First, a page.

Q&A: Retail’s Rise Through Adaptive Reuse
- Jan 05, 2018
The closing of a large number of stores has left many wondering what the future of brick-and-mortar retail holds. However, retail commercial real estate attorney Adam Lustig of Bilzin Sumberg says this does not mean this type of retail is going away. In fact, it is just changing into something that can be defined as an experience now, having its own sense of community.
Additionally, the retail industry is going through changes, adjusting to the new ways consumers prefer to shop. The traditional department store-anchored suburban shopping mall is being replaced with mixed-use urban developments where people can live, work and play.
CPE: How has the retail sector changed over the last years and which are the most important milestones in its evolution?
Lustig: The rise in e-commerce over the last several years has caused a dramatic shift in the retail sector and in the way in which consumers shop. The single biggest factor in that shift has been the exploding growth of Amazon.
CPE: With e-commerce on the rise, is there any chance for the traditional and digital to blend into the same landscape? Will e-commerce boost the development of more technology-oriented shopping centers?
Lustig: Retailers and shopping center landlords must embrace e-commerce and use technology to enhance the customer’s experience. Retailers who can blend their brick-and-mortar and online platforms and deliver an omnichannel experience to their customers will be the ones that succeed moving forward.
CPE: Class A assets are in high demand, although there’s a large inventory of vacant structures which are a blight on communities. However, more and more developers and investors are choosing adaptive reuse over building from scratch. Why is that?
Lustig: Malls in good locations with empty big boxes are a great candidate for adaptive reuse. Given that the infrastructure is already in place, it is often more cost-effective to adapt the existing structures and re-purpose them for lifestyle, entertainment and/or fitness uses than to demolish a building and start from scratch.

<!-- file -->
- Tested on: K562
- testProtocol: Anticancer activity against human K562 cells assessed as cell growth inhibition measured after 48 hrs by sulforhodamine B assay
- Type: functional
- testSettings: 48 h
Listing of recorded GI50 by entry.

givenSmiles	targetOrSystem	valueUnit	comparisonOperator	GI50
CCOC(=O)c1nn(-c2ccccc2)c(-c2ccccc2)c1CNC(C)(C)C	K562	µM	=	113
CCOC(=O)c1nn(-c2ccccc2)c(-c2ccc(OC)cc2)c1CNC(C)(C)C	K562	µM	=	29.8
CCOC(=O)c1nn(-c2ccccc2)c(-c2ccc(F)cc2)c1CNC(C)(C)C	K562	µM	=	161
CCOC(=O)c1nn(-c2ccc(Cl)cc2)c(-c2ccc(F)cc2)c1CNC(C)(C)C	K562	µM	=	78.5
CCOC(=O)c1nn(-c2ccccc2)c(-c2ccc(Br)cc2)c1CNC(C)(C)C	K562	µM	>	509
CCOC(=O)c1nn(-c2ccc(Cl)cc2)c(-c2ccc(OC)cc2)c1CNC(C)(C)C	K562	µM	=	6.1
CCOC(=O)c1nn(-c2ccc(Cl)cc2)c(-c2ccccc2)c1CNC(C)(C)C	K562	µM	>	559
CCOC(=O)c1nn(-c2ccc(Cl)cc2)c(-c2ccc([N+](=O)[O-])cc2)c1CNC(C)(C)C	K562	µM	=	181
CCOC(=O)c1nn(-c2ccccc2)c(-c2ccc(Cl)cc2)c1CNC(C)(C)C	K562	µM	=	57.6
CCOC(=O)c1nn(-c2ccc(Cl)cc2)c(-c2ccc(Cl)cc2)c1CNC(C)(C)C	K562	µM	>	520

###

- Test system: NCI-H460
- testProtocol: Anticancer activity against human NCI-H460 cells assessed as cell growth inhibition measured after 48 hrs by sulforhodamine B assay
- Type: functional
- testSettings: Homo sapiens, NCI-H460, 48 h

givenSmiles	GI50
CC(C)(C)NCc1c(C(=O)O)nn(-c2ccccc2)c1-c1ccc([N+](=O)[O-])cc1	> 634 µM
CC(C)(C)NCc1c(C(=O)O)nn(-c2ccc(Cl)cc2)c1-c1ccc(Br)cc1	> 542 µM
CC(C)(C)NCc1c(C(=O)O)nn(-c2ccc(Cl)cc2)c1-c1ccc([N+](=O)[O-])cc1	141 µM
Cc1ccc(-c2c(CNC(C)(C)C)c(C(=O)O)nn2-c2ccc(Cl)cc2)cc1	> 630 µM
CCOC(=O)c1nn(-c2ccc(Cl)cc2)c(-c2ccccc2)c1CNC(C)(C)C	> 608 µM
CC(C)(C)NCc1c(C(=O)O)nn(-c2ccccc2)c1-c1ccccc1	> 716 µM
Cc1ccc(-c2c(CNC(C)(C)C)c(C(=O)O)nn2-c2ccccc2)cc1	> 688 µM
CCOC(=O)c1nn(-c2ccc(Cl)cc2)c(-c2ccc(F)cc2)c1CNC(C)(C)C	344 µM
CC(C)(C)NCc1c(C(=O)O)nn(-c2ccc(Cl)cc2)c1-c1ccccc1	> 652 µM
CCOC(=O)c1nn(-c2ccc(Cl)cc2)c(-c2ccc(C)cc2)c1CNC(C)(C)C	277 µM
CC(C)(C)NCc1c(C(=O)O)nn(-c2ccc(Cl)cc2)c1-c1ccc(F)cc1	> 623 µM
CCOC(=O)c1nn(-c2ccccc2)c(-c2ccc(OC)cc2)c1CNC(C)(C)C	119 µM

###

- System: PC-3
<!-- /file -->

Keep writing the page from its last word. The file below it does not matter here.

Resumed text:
CPE: How are retail owners adapting to experiential retail?
Lustig: With the increase in online sales, shopping center landlords are seeking to add retailers that provide experiences that a customer can only have by coming to the shopping center or mall, such as fitness centers, movie theaters, restaurants and other entertainment uses.
CPE: At the beginning of 2017, financing was going strong for quality retail projects. Has this changed in any way? On the other side, retail bankruptcies were at a record pace. How does this downfall impact the retail sector?
Lustig: With the large number of retail bankruptcies last year, financing has gotten more difficult for retail. Class A shopping centers in primary markets are still attractive, but Class B and C shopping centers in second and tertiary locations are looked at unfavorably by lenders.
CPE: With so many stores closing, what will become of all the empty space left behind?
Lustig: Much of the empty space will be filled with fitness, restaurant, entertainment and other experiential-type uses, and in some cases, educational and medical uses. Empty big boxes will be divided into small spaces and back-filled or redeveloped.
CPE: What are the most frequent fresh business models retail owners approached this year? Any upcoming trends we should keep our eyes on?
Lustig: Keep an eye on mixed-use transit-oriented development projects with retail and residential components and on the demand for improved logistics and transportation, as retailers must be able to compete with Amazon and deliver products in two days or less.
Image courtesy of Bilzin Sumberg